Major source of inflows reverses gear

Updated: 2017-05-08 09:37

BEIJING-A $1.7 trillion source of inflows into Chinese markets has suddenly switched into reverse, challenging the nation's money management industry and making a big impact on local bond and share prices.

The turbulence has centered on so-called entrusted investments-funds that Chinese banks farm out to external asset managers. After a long period of funneling money into such investments, banks are now pulling back in response to a series of regulatory guidelines over the past three weeks that put a spotlight on the risks.

Critics have blamed entrusted managers for adding leverage to China's financial system and reducing transparency.

The banks' withdrawals helped erase $315 billion of stock market value over six straight trading days and sent bond yields to the highest level in nearly two years, highlighting the challenge for Chinese authorities as they try to rein in shadow banking activity without destabilizing financial markets.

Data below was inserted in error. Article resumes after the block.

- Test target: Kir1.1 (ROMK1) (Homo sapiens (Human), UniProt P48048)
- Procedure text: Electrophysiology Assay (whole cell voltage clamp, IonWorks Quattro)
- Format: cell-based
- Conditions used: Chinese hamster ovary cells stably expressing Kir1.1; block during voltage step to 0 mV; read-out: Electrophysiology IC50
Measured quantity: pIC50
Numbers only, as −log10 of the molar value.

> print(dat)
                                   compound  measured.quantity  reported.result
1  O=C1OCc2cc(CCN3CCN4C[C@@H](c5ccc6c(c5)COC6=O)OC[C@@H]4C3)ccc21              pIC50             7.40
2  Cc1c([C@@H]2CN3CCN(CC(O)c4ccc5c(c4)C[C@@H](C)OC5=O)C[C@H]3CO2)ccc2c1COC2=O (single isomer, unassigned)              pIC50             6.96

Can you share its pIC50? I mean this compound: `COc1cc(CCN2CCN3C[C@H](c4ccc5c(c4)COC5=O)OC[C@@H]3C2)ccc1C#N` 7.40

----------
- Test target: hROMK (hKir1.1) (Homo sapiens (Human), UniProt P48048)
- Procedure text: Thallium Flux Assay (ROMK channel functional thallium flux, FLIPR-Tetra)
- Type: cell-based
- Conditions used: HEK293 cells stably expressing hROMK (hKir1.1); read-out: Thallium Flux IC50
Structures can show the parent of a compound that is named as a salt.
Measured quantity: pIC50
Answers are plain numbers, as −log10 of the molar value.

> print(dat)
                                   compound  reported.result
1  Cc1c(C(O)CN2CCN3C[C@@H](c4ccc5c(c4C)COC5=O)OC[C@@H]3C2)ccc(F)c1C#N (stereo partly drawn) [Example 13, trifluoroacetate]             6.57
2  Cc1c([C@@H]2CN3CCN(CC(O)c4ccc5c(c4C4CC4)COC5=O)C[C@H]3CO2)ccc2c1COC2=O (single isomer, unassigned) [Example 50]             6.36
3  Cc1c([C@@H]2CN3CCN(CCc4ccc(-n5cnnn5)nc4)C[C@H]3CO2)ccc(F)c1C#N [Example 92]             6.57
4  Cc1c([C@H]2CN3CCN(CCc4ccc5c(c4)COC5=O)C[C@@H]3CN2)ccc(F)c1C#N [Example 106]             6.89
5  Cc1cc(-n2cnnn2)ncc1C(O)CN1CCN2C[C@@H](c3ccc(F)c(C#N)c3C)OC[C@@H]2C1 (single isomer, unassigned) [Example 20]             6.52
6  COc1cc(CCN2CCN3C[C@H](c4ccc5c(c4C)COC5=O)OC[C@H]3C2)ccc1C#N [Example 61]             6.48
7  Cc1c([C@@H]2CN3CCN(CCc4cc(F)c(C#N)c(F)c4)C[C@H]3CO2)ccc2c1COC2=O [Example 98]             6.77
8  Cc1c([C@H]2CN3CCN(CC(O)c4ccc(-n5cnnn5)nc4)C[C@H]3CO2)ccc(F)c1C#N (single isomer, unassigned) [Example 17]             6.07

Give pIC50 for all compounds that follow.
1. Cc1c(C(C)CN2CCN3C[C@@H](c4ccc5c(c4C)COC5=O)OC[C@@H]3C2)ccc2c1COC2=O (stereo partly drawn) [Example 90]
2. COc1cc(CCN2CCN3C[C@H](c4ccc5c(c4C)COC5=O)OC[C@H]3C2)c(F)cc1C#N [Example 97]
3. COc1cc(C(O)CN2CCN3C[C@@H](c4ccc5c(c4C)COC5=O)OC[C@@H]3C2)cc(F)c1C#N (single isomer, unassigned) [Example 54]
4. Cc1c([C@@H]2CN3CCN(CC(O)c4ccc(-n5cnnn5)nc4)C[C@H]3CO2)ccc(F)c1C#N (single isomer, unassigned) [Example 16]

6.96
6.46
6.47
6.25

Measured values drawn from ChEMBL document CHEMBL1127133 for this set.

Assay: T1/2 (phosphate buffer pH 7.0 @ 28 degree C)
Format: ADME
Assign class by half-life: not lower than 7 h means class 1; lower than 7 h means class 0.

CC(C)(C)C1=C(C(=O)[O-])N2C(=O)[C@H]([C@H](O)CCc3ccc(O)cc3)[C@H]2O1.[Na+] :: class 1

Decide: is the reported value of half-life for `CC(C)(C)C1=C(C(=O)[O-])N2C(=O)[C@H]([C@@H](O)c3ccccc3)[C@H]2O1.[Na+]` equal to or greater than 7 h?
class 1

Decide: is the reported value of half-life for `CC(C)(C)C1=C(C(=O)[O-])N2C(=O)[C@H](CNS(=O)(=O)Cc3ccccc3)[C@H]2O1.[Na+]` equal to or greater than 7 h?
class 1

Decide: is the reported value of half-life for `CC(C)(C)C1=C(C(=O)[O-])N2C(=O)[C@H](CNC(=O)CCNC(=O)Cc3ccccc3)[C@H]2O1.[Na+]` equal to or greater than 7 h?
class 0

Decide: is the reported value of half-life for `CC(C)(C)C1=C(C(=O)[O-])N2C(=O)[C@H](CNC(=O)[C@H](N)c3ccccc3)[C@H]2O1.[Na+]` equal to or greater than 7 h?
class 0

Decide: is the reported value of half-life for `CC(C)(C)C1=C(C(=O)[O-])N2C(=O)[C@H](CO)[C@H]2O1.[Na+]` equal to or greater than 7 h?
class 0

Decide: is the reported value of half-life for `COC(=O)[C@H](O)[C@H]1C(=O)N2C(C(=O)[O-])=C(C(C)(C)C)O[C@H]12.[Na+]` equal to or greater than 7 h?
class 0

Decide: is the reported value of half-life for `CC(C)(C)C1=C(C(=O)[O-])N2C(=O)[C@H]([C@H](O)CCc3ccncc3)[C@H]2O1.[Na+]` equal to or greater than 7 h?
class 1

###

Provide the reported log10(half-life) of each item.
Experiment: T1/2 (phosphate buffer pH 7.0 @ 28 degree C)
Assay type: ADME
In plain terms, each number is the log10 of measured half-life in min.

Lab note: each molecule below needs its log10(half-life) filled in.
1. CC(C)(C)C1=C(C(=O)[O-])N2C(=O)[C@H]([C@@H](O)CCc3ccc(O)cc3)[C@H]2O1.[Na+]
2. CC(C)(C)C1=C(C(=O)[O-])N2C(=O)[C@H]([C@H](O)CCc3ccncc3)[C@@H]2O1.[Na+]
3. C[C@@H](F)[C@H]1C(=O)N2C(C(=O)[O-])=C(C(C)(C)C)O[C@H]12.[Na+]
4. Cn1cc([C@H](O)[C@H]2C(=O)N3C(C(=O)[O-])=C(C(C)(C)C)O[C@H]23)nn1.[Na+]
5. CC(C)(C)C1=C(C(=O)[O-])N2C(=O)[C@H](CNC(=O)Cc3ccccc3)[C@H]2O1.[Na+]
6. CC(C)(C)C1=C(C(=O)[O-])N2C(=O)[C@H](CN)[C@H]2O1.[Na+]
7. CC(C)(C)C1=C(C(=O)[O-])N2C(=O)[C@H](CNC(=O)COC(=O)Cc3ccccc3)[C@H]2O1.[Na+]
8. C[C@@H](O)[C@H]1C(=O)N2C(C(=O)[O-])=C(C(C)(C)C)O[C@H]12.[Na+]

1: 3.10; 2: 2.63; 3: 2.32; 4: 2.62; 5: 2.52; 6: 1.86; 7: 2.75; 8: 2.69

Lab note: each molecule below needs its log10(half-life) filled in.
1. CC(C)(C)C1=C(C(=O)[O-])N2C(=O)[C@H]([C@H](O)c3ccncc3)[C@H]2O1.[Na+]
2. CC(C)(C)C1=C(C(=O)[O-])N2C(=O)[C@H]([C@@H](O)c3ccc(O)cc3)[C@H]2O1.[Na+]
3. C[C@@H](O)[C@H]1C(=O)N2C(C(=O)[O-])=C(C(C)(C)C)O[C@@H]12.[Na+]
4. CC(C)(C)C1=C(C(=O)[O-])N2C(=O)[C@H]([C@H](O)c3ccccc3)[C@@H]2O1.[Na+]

While the government has plenty of firepower to prop up asset prices if it wants to, forecasters at Australia& New Zealand Banking Group Ltd predict the selloff will deepen this year.

However, Industrial and Commercial Bank of China and China Construction Bank, which were reported to have made big withdrawals, played down the reports.

"Our entrusted investment operation is steady and we do not have large withdrawals," said a spokesman of ICBC.

The arrangements for entrusted investments have become an important part of China's shadow finance system.

When banks sell wealth management products-the ubiquitous savings vehicles that offer higher yields than deposits-they sometimes farm out client money to entrusted managers such as hedge funds and mutual funds. The managers invest the cash in bonds, stocks and other securities, hoping to generate enough income to cover the banks' promised returns to wealth management product clients-plus some extra for themselves.

Chinese banks allocated an estimated 3.46 trillion yuan of wealth management product cash to such managers as of Sept 30, according to PY Standard, a Chengdu-based research firm. When the banks' own money is included, the total size of entrusted investments swells to 11.8 trillion yuan, according to SWS Research in Shanghai.

Zhang Ming, chief economist at Ping'an Securities, said China should pay attention to financial system risk and prevent complicated trading structures and products.


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